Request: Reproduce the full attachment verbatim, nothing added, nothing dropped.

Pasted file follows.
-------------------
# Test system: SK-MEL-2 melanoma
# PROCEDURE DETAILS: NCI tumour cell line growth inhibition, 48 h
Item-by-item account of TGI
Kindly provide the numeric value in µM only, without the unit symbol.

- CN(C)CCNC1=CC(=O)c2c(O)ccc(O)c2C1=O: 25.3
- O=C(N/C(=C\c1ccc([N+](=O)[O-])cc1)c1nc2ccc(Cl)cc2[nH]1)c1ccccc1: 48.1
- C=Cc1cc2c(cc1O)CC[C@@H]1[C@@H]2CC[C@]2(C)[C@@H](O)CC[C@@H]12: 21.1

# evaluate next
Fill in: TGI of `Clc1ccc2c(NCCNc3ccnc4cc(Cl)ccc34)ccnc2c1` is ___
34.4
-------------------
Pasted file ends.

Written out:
# Test system: SK-MEL-2 melanoma
# PROCEDURE DETAILS: NCI tumour cell line growth inhibition, 48 h
Item-by-item account of TGI
Kindly provide the numeric value in µM only, without the unit symbol.

- CN(C)CCNC1=CC(=O)c2c(O)ccc(O)c2C1=O: 25.3
- O=C(N/C(=C\c1ccc([N+](=O)[O-])cc1)c1nc2ccc(Cl)cc2[nH]1)c1ccccc1: 48.1
- C=Cc1cc2c(cc1O)CC[C@@H]1[C@@H]2CC[C@]2(C)[C@@H](O)CC[C@@H]12: 21.1

# evaluate next
Fill in: TGI of `Clc1ccc2c(NCCNc3ccnc4cc(Cl)ccc34)ccnc2c1` is ___
34.4